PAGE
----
What’s Wrong With Georgia?

April 22, 2006

From News 11 Atlanta:

Gwinnett Mom Battles Harry Potter

Harry Potter has a new foe — a Gwinnett County parent who wants the popular boy wizard books banned from Gwinnett County school libraries.

On Thursday afternoon, parents and students spoke at a hearing that will ultimately decide whether the books will stay or go.

People who love the books say they are happy that kids are reading the books as much as they are. They say that the books are ultimately about good versus evil. But opponents say that the books with their magic wands and spells are all about evil.

“I’m a true example of how Harry Potter books can open your life to witchcraft,” said Jordan Susch.

Susch says she read the first Harry Potter novel when she was in the fourth grade. Two years later, she says, she and her friends were practicing witchcraft.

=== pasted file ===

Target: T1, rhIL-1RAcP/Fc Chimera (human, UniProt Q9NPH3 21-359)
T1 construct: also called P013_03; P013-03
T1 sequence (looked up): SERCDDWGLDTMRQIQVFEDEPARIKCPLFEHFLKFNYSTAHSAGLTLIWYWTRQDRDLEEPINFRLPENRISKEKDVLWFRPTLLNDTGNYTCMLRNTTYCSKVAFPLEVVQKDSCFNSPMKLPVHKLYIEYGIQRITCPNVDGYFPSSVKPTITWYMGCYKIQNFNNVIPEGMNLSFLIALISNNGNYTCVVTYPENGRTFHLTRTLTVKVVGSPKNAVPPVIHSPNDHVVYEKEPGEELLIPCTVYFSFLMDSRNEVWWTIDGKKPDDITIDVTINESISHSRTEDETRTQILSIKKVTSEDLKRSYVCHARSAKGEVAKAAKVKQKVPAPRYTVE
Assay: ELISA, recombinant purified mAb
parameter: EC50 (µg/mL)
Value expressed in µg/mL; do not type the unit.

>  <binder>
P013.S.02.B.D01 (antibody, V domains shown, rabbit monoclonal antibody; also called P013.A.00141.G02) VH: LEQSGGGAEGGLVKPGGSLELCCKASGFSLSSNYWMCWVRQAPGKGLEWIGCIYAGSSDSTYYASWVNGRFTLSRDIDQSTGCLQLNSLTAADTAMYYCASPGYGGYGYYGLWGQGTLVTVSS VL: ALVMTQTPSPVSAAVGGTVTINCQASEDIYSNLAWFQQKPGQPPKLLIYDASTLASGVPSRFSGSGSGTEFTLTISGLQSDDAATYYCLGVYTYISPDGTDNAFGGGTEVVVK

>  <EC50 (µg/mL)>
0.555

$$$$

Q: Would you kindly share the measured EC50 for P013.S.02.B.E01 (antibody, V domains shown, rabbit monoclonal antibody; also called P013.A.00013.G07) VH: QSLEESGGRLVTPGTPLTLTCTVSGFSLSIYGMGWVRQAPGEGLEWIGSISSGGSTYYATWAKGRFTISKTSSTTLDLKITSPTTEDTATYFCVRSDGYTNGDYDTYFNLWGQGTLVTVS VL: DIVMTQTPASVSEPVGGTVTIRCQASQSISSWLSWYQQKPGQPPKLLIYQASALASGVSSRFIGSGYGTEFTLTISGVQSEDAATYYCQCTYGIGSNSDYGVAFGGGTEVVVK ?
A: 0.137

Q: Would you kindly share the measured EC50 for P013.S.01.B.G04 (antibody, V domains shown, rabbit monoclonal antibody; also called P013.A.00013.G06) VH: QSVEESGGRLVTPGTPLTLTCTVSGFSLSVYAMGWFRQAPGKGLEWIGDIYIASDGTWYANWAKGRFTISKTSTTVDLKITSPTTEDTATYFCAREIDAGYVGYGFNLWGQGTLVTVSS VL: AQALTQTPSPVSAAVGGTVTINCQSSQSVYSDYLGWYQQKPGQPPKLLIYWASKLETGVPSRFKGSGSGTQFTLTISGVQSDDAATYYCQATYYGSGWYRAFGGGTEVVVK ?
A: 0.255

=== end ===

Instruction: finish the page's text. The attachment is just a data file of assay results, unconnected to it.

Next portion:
“We wanted to know if spells, potions and curses worked. By the seventh grade, I was so depressed, I set a date to kill myself,” Susch said.

Susch has joined Laura Mallory’s fight to get the novels removed from the Gwinnett County Schools’ shelves.

“I want to protect my kids, children and others from evil,” Mallory said. “Not fill their minds with it.”

Other students spoke in favor of the books, saying that it is a fictional book, and that they don’t confuse fiction with reality.

Fifth grader Jessica Grimes says the Harry Potter books are the very reason she enjoys reading.

“The Harry Potter books have helped me and other kids with our accelerated reading goals. So, really, the books help us rather than hurt us in school,” said Grimes.

Throughout the district, the Harry Potter books are the most popular books in the system. Some fear that if the books are taken away, younger kids could lose interest in reading altogether.

“Did you ever see kids get excited over the opening of a book before Harry Potter?” asked seventh grader Baillie Hill.

Thursday’s session was just a hearing. The hearing officer will make a recommendation within five days to the school board. The board has another ten days to determine whether the book will remain in the school system’s libraries or not.